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Why Su-prose? "Su" in Sanskrit is a prefix for "good". This is a place where we will discuss and analyze prose (with a South Asian Connection) - that which is good, awesome, excellent, and maybe rant about prose that could be better.

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Wednesday, May 7, 2008

Coming Of Age In America

What happens when a self-doubting and insecure Parsi girl is struggling to get self-assured? In this novel, her parents send her to America, to stand on her own two feet and become more poised and confident. That is exactly what happens to Feroza Ginwalla in Bapsi Sidhwa’s “An American Brat.” This is an engaging coming of age story, with Sidhwa’s distinctive vivid and colorful characterization.
Life in America, for Feroza, begins with a horrifying experience at the airport soon after she lands. Her uncle Manek, who is a student at MIT helps her get settled and convinces her to go to school in America. He also teaches Feroza, her first valuable lesson, “The first lesson you learn in America is you don’t get something for nothing.” Feroza and Manek’s escapades in New York and Boston are comic yet touching.
Her life as a student in Twin Falls, Idaho, is no different from that of any foreign student who arrives in America, from a mollycoddled mode of life. She struggles to find her way and yet manages to settle into school. Along the way she also makes friends of all kinds and learns all about relationships, good and bad.
Manek meanwhile, goes back to Pakistan to get married to a nice Parsi girl. During this visit to Pakistan he reveals his secret to his family, “America is Paradise,” he says, and that’s what keeps him going. As long as one has figured out how to function within the system, then the going will be great in America he assures his family, putting aside their fears of immoral behavior and other apprehensions. After his wedding he comes back to Cambridge to finish his Ph.D.
Meanwhile Feroza and her best friend Jo, visit Jo’s family in Denver. Fascinated by life in a large city, they decide to transfer to the University of Denver, to study Hotel Management. This move is followed by Feroza’s first visit home, and this time her family is stunned to see a confident and glowing Feroza who knows her mind, refuses to get married and wants a career and more importantly wants the ability to stand on her own two feet.
Only her grandmother Khutlibai sees a little more than the others, “ Her gaze lingered on Feroza’s vibrant face, and her shrewd eyes were luminous with pride and love. She saw life and intelligence shining in her face, but there was too much life there, she thought with a trace of unease, too much intelligence -- more than might be good for her granddaughter.”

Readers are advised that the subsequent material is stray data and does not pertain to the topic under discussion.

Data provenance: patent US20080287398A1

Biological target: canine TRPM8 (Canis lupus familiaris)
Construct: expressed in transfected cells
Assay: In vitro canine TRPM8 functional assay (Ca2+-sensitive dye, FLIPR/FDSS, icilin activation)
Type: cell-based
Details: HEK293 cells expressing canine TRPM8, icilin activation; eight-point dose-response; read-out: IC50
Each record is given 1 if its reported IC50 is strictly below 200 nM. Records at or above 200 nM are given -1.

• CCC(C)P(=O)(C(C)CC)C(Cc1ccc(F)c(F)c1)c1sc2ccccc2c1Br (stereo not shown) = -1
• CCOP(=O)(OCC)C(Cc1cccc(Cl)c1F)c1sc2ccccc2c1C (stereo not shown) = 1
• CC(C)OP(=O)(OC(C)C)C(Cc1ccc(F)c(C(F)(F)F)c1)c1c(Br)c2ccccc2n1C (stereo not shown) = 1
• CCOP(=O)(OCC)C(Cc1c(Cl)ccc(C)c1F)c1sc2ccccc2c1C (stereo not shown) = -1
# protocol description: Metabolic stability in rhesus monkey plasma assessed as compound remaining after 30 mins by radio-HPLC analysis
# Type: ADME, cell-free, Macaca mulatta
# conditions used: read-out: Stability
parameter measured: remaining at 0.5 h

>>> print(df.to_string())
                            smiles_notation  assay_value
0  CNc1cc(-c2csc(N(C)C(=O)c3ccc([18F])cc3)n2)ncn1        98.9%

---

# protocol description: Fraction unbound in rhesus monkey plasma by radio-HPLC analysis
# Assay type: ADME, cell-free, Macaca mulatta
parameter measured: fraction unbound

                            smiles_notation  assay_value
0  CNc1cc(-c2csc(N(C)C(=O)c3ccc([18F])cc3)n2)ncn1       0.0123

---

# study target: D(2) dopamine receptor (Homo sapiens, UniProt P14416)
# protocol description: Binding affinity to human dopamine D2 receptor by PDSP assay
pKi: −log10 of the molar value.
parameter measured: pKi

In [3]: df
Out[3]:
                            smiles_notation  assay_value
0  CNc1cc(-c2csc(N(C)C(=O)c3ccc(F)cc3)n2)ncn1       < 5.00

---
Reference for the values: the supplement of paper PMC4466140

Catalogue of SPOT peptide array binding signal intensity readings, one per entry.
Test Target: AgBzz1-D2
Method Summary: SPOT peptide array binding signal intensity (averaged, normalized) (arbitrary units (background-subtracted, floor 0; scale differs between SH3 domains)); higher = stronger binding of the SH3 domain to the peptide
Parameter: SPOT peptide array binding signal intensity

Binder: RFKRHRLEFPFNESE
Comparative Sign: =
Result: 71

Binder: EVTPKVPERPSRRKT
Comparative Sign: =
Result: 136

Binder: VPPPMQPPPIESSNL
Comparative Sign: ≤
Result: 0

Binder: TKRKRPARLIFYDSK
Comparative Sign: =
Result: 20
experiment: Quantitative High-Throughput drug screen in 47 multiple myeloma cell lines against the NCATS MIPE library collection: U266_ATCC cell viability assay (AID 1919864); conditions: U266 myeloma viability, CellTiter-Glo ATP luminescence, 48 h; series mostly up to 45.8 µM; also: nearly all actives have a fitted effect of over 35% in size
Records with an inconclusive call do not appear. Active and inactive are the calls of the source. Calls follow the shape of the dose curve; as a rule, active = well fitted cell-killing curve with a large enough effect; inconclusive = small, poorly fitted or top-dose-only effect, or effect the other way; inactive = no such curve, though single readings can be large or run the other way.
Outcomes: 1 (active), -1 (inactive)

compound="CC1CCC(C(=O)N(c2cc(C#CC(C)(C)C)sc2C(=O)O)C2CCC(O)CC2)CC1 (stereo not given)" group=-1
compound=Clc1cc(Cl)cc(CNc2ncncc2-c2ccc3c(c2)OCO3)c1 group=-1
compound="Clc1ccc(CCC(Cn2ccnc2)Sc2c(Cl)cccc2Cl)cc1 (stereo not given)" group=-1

While on the plane, on her way back to America, she finds that her family has gifted her $700, and Feroza is thrilled to use this cash to buy her first (second-hand) car. As fate would have it, the person from whom she is destined to buy the car is also destined to be the first love of her life. A blond haired blue-eyed David Press, is a man who is equally taken by Feroza’s beautiful features and shyness. A relationship blooms, and blossoms.
Soon a letter arrives at the Ginwalla’s home from Feroza, introducing David and a possible wedding with him. A shocked family immediately dispatches Feroza’s mother Zareen to Denver to foil the romance. Zareen feels lonely and helpless in a new country that she has lost her daughter to. “ I should have listened. I should have never let you go so far away. Look what it’s done to you -- you’ve become and American Brat,” she tells her daughter passionately, her daughter who stands to be excommunicated from the Parsi community for marrying outside of their tight knit group.
What stands out most in this novel is the relationship of the protagonist to both her religion and her upbringing, which clearly make her the person she is. Much as Feroza is fiercely independent and knows her own mind, her rearing and spirituality help guide her and pull her reins when she is going to fast for her own comfort.
This is a hilarious, prolific and deeply enlightening tale of a girl who experiences her new country only as an immigrant can, and comes of age on her own terms. To those who don’t know about the Parsi community, this is a great primer. Sidhwa’s vibrant writing and her lively characters go hand in hand in making this one of her most poignant and entertaining works yet.

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